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Home :: Archive :: 2001 :: March ::
Re: Othello in Aleppo
The Shakespeare Conference: SHK 12.0697  Saturday, 24 March 2001

[1]     From:   Gabriel Egan <
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        Date:   Wed, 21 Mar 2001 10:59:35 -0000
        Subj:   Re: SHK 12.0652 Re: Othello in Aleppo

[2]     From:   Graham Bradshaw <
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        Date:   Thursday, 22 Mar 2001 12:31:25 +0900
        Subj:   Re: SHK 12.0652 Re: Othello in Aleppo


[1]-----------------------------------------------------------------
From:           Gabriel Egan <
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Date:           Wed, 21 Mar 2001 10:59:35 -0000
Subject: 12.0652 Re: Othello in Aleppo
Comment:        Re: SHK 12.0652 Re: Othello in Aleppo

Don Bloom wrote

>Good point about circumcision. Vasectomy may be
>reversible, but circumcision was not, at least not that
>I know of.

In his historical novel _Schindler's Ark_, Thomas Kenneally wrote of
Jewish men's attempts to reverse the process using wires attached to
metal weights hung over the end of the bed at night. The intention was
to evade Nazi biometrical tests of Jewishness.

Gabriel Egan

[2]-------------------------------------------------------------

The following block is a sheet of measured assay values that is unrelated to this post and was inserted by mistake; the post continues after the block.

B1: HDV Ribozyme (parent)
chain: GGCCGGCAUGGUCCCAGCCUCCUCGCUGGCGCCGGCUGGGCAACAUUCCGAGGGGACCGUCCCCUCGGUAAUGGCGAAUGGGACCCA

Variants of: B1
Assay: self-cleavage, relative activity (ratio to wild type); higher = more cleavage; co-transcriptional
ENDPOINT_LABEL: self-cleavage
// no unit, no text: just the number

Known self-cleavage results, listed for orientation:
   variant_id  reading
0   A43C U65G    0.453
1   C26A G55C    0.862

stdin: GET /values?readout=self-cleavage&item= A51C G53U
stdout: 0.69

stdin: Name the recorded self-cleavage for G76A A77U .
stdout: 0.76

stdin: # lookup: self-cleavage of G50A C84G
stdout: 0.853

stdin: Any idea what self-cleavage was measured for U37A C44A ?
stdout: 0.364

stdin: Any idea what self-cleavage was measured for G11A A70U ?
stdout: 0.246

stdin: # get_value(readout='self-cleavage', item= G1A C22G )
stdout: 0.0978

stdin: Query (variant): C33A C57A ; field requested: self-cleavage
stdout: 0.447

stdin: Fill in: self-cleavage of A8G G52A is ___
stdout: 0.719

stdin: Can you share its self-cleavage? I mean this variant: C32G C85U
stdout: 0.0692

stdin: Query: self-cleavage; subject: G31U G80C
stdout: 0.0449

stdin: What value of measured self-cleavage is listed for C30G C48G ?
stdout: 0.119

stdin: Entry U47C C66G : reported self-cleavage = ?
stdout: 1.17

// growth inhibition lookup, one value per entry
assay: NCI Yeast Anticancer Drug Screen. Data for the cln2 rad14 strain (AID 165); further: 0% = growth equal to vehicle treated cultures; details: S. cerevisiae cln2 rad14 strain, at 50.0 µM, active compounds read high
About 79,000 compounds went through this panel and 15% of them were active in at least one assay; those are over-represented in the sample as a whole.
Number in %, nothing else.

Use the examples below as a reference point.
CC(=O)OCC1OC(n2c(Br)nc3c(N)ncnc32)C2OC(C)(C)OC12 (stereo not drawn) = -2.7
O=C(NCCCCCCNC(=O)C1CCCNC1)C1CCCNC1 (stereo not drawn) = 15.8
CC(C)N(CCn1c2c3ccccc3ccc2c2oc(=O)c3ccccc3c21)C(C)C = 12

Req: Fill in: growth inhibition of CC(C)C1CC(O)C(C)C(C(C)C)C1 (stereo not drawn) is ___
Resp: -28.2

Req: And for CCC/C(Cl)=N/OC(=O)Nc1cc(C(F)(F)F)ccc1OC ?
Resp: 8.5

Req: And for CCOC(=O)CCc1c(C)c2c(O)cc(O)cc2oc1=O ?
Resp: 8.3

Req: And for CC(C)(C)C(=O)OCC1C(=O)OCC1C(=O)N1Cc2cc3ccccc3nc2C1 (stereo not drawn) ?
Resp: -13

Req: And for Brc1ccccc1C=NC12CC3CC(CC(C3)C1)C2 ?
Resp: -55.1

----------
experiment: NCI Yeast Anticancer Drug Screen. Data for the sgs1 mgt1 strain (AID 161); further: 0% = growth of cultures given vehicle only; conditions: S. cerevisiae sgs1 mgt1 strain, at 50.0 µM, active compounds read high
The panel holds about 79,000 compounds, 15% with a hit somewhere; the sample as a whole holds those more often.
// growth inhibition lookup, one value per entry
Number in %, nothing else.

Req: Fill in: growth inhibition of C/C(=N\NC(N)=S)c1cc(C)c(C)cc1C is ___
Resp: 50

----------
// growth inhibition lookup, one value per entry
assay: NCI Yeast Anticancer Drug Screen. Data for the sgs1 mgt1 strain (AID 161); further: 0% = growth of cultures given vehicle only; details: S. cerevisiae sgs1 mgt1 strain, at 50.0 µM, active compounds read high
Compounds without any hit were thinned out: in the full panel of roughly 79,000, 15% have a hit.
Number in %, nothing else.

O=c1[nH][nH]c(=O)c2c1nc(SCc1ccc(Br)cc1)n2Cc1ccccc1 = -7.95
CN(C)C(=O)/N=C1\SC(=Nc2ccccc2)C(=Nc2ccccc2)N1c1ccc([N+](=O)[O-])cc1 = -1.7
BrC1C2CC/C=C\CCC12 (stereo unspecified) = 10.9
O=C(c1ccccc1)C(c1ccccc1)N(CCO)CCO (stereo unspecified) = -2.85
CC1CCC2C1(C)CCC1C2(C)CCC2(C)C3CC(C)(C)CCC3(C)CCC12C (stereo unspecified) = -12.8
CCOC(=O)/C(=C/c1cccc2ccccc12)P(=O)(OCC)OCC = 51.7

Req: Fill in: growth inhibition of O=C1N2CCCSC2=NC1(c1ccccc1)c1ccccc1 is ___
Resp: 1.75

From:           Graham Bradshaw <
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Date:           Thursday, 22 Mar 2001 12:31:25 +0900
Subject: 12.0652 Re: Othello in Aleppo
Comment:        Re: SHK 12.0652 Re: Othello in Aleppo

I haven't followed all of this thread, but the discussions I have seen
don't connect with what most puzzles and worries me about Othello's
earlier murderous activity in Aleppo.

Othello speaks as though his murder of the Turk was in some way just,
and even admirable. But it's difficult or impossible to see how this is
the case, and neither of the "two noble Venetians" who are present sees
this case that way. "Oh,bloody period", says Lodovico; "All that is
spoke, is marr'd", says Gratiano. I must say, I wouldn't like to have
been stabbed every time I have lamented what is politely called American
foreign policy.

I shan't say that Othello's suicide speech is "out of character",
because that might unleash a flow of confidently anachronistic
objections. But, to make the same point in yet another way, what Othello
says before he stabs himself contrasts very sharply with his very first
words in the play. When Iago says that only his conscience prevented him
from "yerking", i.e. stabbing, Roderigo (or, which may make better
sense, Brabantio) "under the ribbes", Othello says: "'Tis better as it
is."

For Coleridge, this first affirmation of Othellos's "self-government",
when Othello reveals or introduces himself as a remarkably peaceable
soldier who prefers civil and legal process to summary execution,
impresses "at the outset the truth of Othello's own character of himself
at the end--"that he was not easily wrought." But, as carpenters say of